Thursday, July 1, 2010

Jack Burman: The Dead

Canadian photographer Jack Burman's long awaited book of post mortem portraits, The Dead, is finally here. The Magenta Foundation (Toronto) has published a fine collection of Burman's amazing photographs in three forms: the hardcover edition, hardcover edition in a wooden box, and the deluxe boxed edition with a signed original print.

Martha Hanna (director of the Canadian Museum of Contemporary Photography) provided a brief introduction, and Robert Enright interviewed Burman for the text. Burman's work spans decades of searching for the humanity of human remains from sites far away from battlefields and streets. He forces us to come face to face with individuals, with the actual dead, not just symbols of the dead. He explores the collections of prepared medical specimens in Latin American and European medical museums.

The wooden box encasing the book is rough, unfinished, except for a transparent gray stain. Its halves fit together tightly, held fast with rare earth magnets, so there is a brief struggle as you attempt to access the book within. The black and white print included in the deluxe edition is small (5.5 inches by 6.5 inches on 10.25 by 7.25 paper) in an edition of 100. It is of a richly detailed, articulated crouching human skeleton entitled Germany #49 (Catatonic Man), 2009.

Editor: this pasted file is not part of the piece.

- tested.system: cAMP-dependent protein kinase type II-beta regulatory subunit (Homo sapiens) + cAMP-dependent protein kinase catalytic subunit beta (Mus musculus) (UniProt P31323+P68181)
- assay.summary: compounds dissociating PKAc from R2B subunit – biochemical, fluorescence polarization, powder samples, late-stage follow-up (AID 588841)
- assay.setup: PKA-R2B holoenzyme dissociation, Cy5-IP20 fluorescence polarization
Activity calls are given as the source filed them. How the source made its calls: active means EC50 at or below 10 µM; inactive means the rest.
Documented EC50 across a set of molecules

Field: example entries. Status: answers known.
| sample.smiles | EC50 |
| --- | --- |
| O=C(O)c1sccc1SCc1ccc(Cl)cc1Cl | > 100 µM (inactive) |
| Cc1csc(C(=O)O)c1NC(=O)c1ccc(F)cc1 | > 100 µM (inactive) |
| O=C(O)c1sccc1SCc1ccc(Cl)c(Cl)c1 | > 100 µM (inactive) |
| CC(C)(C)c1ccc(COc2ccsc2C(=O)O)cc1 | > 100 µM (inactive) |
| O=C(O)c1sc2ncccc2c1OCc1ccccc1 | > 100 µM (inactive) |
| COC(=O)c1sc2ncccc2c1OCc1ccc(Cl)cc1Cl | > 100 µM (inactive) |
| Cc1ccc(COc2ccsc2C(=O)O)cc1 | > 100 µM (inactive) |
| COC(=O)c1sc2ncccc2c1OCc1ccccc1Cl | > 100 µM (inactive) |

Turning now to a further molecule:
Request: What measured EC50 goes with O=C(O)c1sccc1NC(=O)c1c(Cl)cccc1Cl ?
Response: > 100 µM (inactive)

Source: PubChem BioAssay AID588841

Although I've seen this kind of subject before (such as in Rosamond Purcell and Stephen Jay Gould's  Finders, Keepers: Eight Collectors), many images were a surprise, both in their elegance and their visceral power. The reproduction quality is excellent in spite of the smallish format of the book it self. The size may actually contribute to its intimacy rather than sensationalize its content. I highly recommend this book for the discerning collector of all things macabre.

1 comment:

  1. It's so gorgeous! I wonder if my library would order it in... </3


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